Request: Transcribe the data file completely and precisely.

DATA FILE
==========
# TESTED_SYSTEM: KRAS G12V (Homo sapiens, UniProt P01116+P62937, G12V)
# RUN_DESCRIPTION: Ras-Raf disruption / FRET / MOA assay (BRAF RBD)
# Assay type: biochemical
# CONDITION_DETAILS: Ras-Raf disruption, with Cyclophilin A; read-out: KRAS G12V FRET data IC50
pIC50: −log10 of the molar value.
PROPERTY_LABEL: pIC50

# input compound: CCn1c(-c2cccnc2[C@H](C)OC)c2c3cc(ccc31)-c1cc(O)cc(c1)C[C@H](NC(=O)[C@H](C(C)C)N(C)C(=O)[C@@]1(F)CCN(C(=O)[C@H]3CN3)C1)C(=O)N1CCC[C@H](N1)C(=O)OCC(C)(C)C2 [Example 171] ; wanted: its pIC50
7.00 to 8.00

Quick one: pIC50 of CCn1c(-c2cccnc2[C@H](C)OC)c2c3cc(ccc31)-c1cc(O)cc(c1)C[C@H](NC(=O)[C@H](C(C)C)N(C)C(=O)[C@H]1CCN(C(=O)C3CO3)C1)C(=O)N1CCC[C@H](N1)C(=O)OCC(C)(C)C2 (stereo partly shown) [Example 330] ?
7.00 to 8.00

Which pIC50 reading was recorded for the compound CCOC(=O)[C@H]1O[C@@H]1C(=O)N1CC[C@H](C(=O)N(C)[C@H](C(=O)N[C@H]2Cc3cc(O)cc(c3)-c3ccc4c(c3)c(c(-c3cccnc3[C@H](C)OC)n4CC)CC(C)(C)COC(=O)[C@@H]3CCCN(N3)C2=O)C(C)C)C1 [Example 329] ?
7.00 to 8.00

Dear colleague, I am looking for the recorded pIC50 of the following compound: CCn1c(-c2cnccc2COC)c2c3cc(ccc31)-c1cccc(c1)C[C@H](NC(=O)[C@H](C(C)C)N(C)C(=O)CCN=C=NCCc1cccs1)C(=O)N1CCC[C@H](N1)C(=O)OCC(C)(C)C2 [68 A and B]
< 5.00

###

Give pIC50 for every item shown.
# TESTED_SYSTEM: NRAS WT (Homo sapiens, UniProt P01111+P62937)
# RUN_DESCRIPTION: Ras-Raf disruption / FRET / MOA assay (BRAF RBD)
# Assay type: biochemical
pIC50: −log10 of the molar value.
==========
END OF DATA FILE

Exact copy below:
# TESTED_SYSTEM: KRAS G12V (Homo sapiens, UniProt P01116+P62937, G12V)
# RUN_DESCRIPTION: Ras-Raf disruption / FRET / MOA assay (BRAF RBD)
# Assay type: biochemical
# CONDITION_DETAILS: Ras-Raf disruption, with Cyclophilin A; read-out: KRAS G12V FRET data IC50
pIC50: −log10 of the molar value.
PROPERTY_LABEL: pIC50

# input compound: CCn1c(-c2cccnc2[C@H](C)OC)c2c3cc(ccc31)-c1cc(O)cc(c1)C[C@H](NC(=O)[C@H](C(C)C)N(C)C(=O)[C@@]1(F)CCN(C(=O)[C@H]3CN3)C1)C(=O)N1CCC[C@H](N1)C(=O)OCC(C)(C)C2 [Example 171] ; wanted: its pIC50
7.00 to 8.00

Quick one: pIC50 of CCn1c(-c2cccnc2[C@H](C)OC)c2c3cc(ccc31)-c1cc(O)cc(c1)C[C@H](NC(=O)[C@H](C(C)C)N(C)C(=O)[C@H]1CCN(C(=O)C3CO3)C1)C(=O)N1CCC[C@H](N1)C(=O)OCC(C)(C)C2 (stereo partly shown) [Example 330] ?
7.00 to 8.00

Which pIC50 reading was recorded for the compound CCOC(=O)[C@H]1O[C@@H]1C(=O)N1CC[C@H](C(=O)N(C)[C@H](C(=O)N[C@H]2Cc3cc(O)cc(c3)-c3ccc4c(c3)c(c(-c3cccnc3[C@H](C)OC)n4CC)CC(C)(C)COC(=O)[C@@H]3CCCN(N3)C2=O)C(C)C)C1 [Example 329] ?
7.00 to 8.00

Dear colleague, I am looking for the recorded pIC50 of the following compound: CCn1c(-c2cnccc2COC)c2c3cc(ccc31)-c1cccc(c1)C[C@H](NC(=O)[C@H](C(C)C)N(C)C(=O)CCN=C=NCCc1cccs1)C(=O)N1CCC[C@H](N1)C(=O)OCC(C)(C)C2 [68 A and B]
< 5.00

###

Give pIC50 for every item shown.
# TESTED_SYSTEM: NRAS WT (Homo sapiens, UniProt P01111+P62937)
# RUN_DESCRIPTION: Ras-Raf disruption / FRET / MOA assay (BRAF RBD)
# Assay type: biochemical
pIC50: −log10 of the molar value.